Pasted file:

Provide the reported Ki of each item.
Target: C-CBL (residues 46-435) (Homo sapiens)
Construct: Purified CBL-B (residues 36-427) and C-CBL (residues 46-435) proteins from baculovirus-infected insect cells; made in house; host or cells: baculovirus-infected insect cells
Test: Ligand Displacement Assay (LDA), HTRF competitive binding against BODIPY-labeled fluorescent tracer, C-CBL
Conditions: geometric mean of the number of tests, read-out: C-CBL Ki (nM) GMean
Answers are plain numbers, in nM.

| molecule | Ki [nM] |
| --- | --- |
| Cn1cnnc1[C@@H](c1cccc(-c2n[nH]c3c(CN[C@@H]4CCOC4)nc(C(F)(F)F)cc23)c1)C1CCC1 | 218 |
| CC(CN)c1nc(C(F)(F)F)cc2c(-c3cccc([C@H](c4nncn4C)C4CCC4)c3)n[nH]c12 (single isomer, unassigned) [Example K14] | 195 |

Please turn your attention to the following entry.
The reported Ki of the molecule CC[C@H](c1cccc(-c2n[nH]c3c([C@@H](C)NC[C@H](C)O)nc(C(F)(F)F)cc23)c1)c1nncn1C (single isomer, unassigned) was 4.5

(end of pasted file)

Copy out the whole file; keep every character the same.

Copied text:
Provide the reported Ki of each item.
Target: C-CBL (residues 46-435) (Homo sapiens)
Construct: Purified CBL-B (residues 36-427) and C-CBL (residues 46-435) proteins from baculovirus-infected insect cells; made in house; host or cells: baculovirus-infected insect cells
Test: Ligand Displacement Assay (LDA), HTRF competitive binding against BODIPY-labeled fluorescent tracer, C-CBL
Conditions: geometric mean of the number of tests, read-out: C-CBL Ki (nM) GMean
Answers are plain numbers, in nM.

| molecule | Ki [nM] |
| --- | --- |
| Cn1cnnc1[C@@H](c1cccc(-c2n[nH]c3c(CN[C@@H]4CCOC4)nc(C(F)(F)F)cc23)c1)C1CCC1 | 218 |
| CC(CN)c1nc(C(F)(F)F)cc2c(-c3cccc([C@H](c4nncn4C)C4CCC4)c3)n[nH]c12 (single isomer, unassigned) [Example K14] | 195 |

Please turn your attention to the following entry.
The reported Ki of the molecule CC[C@H](c1cccc(-c2n[nH]c3c([C@@H](C)NC[C@H](C)O)nc(C(F)(F)F)cc23)c1)c1nncn1C (single isomer, unassigned) was 4.5